How the DISJOINT() function works in Mariadb?

The DISJOINT() function is a built-in function in Mariadb that returns 1 or 0 to indicate whether two geometry values are spatially disjoint, which means they do not intersect or touch each other.

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The DISJOINT() function is a built-in function in Mariadb that returns 1 or 0 to indicate whether two geometry values are spatially disjoint, which means they do not intersect or touch each other. The DISJOINT() function is based on the original MySQL implementation and uses object bounding rectangles, while the ST_DISJOINT() function uses object shapes and follows the standard SQL/MM specification.

Syntax

The syntax of the DISJOINT() function is as follows:

DISJOINT(g1, g2)

The parameters g1 and g2 are geometry values. The function returns 1 if g1 is spatially disjoint from g2, or 0 otherwise. If either g1 or g2 is NULL or not a valid geometry value, the function returns NULL.

Examples

Here are some examples of using the DISJOINT() function with different types of geometries.

Example 1: Points

Two points are disjoint if they have different coordinates. For example, the following query returns 1, because the two points are not the same.

SELECT DISJOINT(ST_GeomFromText('POINT (1 2)'), ST_GeomFromText('POINT (3 4)'));

The output is:

+--------------------------------------------------------------------------+
| DISJOINT(ST_GeomFromText('POINT (1 2)'), ST_GeomFromText('POINT (3 4)')) |
+--------------------------------------------------------------------------+
| 1                                                                        |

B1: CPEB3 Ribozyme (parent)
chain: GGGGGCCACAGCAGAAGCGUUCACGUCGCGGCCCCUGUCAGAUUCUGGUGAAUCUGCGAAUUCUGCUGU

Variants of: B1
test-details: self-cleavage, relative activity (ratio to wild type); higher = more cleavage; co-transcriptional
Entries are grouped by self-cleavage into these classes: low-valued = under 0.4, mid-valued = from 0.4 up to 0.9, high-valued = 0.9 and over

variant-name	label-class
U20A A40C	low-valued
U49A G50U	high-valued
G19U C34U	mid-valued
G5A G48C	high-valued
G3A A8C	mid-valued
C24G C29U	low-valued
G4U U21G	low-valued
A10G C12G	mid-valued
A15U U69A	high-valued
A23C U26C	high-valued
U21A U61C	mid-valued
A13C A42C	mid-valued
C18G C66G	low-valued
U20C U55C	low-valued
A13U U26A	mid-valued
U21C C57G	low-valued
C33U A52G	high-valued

+--------------------------------------------------------------------------+

However, the following query returns 0, because the two points are the same.

SELECT DISJOINT(ST_GeomFromText('POINT (1 2)'), ST_GeomFromText('POINT (1 2)'));

The output is:

+--------------------------------------------------------------------------+
| DISJOINT(ST_GeomFromText('POINT (1 2)'), ST_GeomFromText('POINT (1 2)')) |
+--------------------------------------------------------------------------+
| 0                                                                        |
+--------------------------------------------------------------------------+

Example 2: LineStrings

Two line strings are disjoint if they do not share any common point. For example, the following query returns 1, because the two line strings are parallel and do not intersect.

SELECT DISJOINT(ST_GeomFromText('LINESTRING (0 0, 1 1)'), ST_GeomFromText('LINESTRING (0 1, 1 2)'));

The output is:

+----------------------------------------------------------------------------------------------+
| DISJOINT(ST_GeomFromText('LINESTRING (0 0, 1 1)'), ST_GeomFromText('LINESTRING (0 1, 1 2)')) |
+----------------------------------------------------------------------------------------------+